Anonymous posts gone wrong

Photo courtesy of Blake Israel

YikYik, the anonymous community-based messaging app that was taken off the App Store four years ago, is back and controversial as ever.

This app has become immensely popular on Tech’s campus, as well as many other college campuses across the US, as a way to anonymously write your inner thoughts, opinions and start drama.

The premise of YikYak started as a way to anonymously connect with your community within a five-mile radius. It is similar to Twitter in its posting, commenting and scrolling features, but a major difference is that unlike Twitter where every user has a traceable username and account, no one knows who exactly is making the posts and comments on YikYak.

This has made YikYak a prime breeding ground for drama, bullying, false information and discriminatory posts that are harmful to the Tech community.

Going on YikYak is like playing a big game of “Telephone” to get news about what’s happening on campus.

Facts can easily get misconstrued and spread like wildfire across the feeds of anyone with the app depending on how many upvotes or downvotes the post gets.

While some of the posts are funny or relatable, a lot of the posts are insulting, concerning, defamatory or a combination of all three.

Greek life appears to be the most popular target of posts on Tech’s YikYak, with many of the claims posted being unjustifiable or seeming to come out of nowhere as a way to negatively affect the reputation of a particular fraternity of sorority.

It is disturbing reading the things that are posted on that app and then realizing that they were made by your peers, which has caused some to feel very uncomfortable or even unsafe.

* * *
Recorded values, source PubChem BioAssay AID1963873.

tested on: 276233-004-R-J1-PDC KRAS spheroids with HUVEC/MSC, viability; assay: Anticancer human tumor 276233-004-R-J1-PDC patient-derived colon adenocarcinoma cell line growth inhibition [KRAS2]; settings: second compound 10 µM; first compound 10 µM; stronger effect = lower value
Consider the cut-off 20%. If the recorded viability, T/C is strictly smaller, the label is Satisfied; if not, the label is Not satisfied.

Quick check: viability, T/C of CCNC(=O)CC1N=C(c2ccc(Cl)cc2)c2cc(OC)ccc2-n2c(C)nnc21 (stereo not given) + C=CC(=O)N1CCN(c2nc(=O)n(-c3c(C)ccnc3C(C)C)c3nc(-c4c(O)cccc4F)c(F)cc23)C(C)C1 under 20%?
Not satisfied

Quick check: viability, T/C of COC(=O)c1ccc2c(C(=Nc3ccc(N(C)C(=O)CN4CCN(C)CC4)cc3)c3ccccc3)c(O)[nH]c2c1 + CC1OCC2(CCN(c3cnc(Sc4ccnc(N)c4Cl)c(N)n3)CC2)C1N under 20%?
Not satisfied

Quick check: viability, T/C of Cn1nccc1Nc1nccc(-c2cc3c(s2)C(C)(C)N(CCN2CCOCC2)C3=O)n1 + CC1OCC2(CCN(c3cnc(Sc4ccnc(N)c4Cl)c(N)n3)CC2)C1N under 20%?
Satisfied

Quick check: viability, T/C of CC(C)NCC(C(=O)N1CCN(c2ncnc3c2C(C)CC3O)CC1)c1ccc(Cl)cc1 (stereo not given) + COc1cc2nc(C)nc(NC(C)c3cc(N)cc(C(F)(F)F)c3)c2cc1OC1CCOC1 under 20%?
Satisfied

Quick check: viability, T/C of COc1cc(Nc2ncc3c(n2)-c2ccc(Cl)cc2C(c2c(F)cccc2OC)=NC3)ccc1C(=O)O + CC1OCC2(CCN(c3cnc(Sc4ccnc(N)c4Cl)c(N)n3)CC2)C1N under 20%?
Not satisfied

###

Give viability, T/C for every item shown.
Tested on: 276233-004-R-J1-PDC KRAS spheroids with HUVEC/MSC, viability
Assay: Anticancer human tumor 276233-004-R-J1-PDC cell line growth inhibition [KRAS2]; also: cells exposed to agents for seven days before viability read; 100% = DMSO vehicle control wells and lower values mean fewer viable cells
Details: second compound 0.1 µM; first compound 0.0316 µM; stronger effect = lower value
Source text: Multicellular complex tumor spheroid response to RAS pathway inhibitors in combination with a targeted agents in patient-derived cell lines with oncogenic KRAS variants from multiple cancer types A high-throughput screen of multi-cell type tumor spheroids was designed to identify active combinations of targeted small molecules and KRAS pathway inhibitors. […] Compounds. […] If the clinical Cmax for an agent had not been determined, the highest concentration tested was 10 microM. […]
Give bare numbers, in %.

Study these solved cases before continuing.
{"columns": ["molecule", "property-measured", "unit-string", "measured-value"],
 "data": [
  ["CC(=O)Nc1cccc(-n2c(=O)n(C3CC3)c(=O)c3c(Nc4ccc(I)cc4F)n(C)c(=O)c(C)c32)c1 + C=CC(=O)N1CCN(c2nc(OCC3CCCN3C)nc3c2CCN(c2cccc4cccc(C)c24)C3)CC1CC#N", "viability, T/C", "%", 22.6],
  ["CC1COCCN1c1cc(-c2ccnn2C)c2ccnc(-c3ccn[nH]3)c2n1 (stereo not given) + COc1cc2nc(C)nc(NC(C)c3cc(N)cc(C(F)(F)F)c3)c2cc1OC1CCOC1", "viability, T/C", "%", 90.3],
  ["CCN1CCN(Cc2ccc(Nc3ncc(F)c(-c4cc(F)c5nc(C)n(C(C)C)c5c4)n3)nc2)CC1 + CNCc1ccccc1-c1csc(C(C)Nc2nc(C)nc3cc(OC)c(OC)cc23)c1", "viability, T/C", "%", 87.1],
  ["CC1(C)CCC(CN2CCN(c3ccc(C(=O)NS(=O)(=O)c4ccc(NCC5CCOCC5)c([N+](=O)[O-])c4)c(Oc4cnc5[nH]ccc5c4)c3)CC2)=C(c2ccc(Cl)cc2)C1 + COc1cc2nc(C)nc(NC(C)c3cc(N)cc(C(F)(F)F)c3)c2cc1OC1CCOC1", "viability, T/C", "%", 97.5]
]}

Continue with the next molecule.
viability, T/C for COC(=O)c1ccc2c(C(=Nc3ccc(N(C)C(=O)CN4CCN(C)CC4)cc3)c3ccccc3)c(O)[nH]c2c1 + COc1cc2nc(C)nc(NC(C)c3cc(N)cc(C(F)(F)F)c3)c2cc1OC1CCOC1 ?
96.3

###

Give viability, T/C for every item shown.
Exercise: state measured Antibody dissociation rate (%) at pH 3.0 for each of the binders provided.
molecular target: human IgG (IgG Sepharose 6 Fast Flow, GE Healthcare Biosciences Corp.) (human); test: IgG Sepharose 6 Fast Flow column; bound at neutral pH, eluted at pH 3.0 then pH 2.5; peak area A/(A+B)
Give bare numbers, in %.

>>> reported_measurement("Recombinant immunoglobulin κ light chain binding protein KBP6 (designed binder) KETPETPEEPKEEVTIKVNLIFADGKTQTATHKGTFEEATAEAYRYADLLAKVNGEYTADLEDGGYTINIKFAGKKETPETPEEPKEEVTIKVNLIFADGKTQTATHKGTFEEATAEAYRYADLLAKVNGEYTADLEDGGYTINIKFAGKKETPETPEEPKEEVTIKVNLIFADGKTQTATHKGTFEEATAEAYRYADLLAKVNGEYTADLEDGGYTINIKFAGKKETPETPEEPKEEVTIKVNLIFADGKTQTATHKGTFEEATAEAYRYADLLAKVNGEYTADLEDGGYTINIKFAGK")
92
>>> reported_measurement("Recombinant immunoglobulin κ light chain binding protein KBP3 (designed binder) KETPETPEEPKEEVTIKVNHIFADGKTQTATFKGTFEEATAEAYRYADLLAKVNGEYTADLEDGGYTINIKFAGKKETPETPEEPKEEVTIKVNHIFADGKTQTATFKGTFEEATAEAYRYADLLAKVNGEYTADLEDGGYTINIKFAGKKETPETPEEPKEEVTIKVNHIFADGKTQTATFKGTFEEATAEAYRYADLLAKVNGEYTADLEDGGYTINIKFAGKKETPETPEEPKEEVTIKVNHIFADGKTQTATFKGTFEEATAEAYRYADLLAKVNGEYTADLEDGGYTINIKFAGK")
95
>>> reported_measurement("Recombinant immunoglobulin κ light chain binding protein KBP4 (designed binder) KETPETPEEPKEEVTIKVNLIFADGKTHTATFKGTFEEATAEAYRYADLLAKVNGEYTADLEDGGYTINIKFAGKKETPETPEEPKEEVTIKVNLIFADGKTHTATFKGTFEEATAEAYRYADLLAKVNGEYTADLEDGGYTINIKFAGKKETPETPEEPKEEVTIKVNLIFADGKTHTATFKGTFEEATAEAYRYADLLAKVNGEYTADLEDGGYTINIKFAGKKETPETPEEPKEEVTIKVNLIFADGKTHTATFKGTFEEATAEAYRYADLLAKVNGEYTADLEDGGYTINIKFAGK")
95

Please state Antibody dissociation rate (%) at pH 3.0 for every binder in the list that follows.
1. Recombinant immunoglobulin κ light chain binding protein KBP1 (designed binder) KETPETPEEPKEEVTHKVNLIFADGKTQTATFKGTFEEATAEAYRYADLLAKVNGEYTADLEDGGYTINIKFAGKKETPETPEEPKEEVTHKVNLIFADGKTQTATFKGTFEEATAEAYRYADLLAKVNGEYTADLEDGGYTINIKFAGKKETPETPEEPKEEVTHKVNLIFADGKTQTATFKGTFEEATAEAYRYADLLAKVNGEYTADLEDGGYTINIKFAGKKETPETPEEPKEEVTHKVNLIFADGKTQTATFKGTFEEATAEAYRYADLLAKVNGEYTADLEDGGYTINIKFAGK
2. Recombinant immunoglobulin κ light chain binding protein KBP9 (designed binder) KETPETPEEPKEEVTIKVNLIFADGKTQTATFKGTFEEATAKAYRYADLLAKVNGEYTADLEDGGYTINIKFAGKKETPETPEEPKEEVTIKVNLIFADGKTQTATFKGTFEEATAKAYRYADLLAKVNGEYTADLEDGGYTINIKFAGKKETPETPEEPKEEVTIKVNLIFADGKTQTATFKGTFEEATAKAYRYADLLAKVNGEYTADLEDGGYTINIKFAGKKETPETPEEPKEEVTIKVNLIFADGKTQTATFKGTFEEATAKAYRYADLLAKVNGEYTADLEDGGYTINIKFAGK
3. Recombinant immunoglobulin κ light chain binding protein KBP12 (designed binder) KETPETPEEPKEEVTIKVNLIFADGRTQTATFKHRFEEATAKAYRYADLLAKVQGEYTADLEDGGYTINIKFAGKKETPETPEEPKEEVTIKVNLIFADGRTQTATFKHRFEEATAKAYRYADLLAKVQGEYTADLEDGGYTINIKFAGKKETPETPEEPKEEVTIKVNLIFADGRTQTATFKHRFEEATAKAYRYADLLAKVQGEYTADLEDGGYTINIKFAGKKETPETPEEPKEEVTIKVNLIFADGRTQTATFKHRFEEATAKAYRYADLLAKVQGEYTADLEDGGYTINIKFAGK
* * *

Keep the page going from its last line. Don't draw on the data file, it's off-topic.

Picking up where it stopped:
YikYak has become an easy way to target groups of people without getting caught, which not only brings the ethics of the app into question but also the underlying reason for why people feel compelled to say such things when given an anonymous identity.

With that being said, we do not think that the app itself is all to blame.

The creators definitely need to improve their algorithm to weed out harmful posts, but at the end of the day it is the individual messages that are causing problems that need to be addressed.

The act of posting on YikYak feels like screaming into the void as a way to get attention, which definitely needs some further unpacking.

Maybe it helps some users feel less alone or perhaps some people find it relieving or exciting to anonymously post their inner thoughts — whatever the case may be, the activity on this app has something to say about the reality of the internal struggles and lack of support systems that students feel at Tech to be able to be open and talk about certain things.

While many problems arose because of this app, the reason it initially got taken down wasn’t because of the harmful comments made but lack of user engagement.

Even though not having to make an account is great for short-term user engagement, this has also turned into the Achilles heel of the app’s long-term success because people have no lasting ties to the app.

People are bound to get bored, and just like any fad, the app will probably fade away.

But in the meantime, please be mindful of what you post and the potential harms and impact it will have on others.